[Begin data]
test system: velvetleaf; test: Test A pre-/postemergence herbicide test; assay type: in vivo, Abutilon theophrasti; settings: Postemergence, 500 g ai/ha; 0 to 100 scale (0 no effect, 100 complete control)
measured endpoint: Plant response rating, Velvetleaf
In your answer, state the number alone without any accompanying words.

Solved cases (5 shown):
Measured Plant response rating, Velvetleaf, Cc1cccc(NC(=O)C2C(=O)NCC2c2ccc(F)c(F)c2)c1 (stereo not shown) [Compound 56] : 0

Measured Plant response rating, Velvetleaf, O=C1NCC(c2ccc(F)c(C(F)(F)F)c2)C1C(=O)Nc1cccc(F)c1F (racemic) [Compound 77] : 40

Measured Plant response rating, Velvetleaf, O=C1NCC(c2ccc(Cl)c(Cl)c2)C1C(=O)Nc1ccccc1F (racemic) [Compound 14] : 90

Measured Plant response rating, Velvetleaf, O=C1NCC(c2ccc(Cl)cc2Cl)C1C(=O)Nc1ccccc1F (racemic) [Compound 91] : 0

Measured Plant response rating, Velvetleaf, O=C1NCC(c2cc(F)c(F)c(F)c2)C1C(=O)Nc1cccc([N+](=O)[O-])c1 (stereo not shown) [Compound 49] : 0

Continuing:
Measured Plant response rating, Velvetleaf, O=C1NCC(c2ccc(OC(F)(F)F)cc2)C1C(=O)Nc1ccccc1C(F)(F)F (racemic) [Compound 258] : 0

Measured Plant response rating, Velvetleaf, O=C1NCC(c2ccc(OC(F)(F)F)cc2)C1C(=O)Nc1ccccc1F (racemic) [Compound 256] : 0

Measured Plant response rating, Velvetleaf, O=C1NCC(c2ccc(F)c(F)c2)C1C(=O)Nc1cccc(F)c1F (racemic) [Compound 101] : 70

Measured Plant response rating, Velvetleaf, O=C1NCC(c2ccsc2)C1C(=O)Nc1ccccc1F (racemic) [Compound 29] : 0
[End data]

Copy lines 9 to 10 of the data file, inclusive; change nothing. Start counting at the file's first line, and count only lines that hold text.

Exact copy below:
Measured Plant response rating, Velvetleaf, O=C1NCC(c2cc(F)c(F)c(F)c2)C1C(=O)Nc1cccc([N+](=O)[O-])c1 (stereo not shown) [Compound 49] : 0

Continuing: